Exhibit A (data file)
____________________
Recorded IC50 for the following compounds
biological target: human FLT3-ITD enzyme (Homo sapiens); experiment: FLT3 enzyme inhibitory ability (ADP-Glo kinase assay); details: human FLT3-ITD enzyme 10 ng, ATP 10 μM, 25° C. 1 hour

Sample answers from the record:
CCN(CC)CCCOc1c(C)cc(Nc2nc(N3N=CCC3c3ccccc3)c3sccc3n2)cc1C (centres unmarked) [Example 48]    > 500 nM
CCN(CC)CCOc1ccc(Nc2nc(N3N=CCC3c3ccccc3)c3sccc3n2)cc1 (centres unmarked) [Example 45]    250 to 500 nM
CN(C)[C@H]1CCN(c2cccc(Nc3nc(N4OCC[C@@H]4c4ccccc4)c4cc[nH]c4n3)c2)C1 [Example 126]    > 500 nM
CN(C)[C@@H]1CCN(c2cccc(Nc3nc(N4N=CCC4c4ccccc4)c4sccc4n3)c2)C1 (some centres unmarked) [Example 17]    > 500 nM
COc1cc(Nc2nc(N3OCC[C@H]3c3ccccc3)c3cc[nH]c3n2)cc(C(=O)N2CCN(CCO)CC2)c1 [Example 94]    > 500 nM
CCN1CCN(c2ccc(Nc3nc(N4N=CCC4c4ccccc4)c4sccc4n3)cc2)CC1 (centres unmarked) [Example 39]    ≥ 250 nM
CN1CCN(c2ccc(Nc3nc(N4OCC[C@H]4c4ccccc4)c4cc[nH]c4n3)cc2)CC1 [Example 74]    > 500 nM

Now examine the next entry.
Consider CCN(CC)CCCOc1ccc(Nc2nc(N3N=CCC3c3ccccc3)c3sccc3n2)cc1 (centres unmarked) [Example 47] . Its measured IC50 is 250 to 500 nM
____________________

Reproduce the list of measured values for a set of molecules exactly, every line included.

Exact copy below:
Recorded IC50 for the following compounds
biological target: human FLT3-ITD enzyme (Homo sapiens); experiment: FLT3 enzyme inhibitory ability (ADP-Glo kinase assay); details: human FLT3-ITD enzyme 10 ng, ATP 10 μM, 25° C. 1 hour

Sample answers from the record:
CCN(CC)CCCOc1c(C)cc(Nc2nc(N3N=CCC3c3ccccc3)c3sccc3n2)cc1C (centres unmarked) [Example 48]    > 500 nM
CCN(CC)CCOc1ccc(Nc2nc(N3N=CCC3c3ccccc3)c3sccc3n2)cc1 (centres unmarked) [Example 45]    250 to 500 nM
CN(C)[C@H]1CCN(c2cccc(Nc3nc(N4OCC[C@@H]4c4ccccc4)c4cc[nH]c4n3)c2)C1 [Example 126]    > 500 nM
CN(C)[C@@H]1CCN(c2cccc(Nc3nc(N4N=CCC4c4ccccc4)c4sccc4n3)c2)C1 (some centres unmarked) [Example 17]    > 500 nM
COc1cc(Nc2nc(N3OCC[C@H]3c3ccccc3)c3cc[nH]c3n2)cc(C(=O)N2CCN(CCO)CC2)c1 [Example 94]    > 500 nM
CCN1CCN(c2ccc(Nc3nc(N4N=CCC4c4ccccc4)c4sccc4n3)cc2)CC1 (centres unmarked) [Example 39]    ≥ 250 nM
CN1CCN(c2ccc(Nc3nc(N4OCC[C@H]4c4ccccc4)c4cc[nH]c4n3)cc2)CC1 [Example 74]    > 500 nM

Now examine the next entry.
Consider CCN(CC)CCCOc1ccc(Nc2nc(N3N=CCC3c3ccccc3)c3sccc3n2)cc1 (centres unmarked) [Example 47] . Its measured IC50 is 250 to 500 nM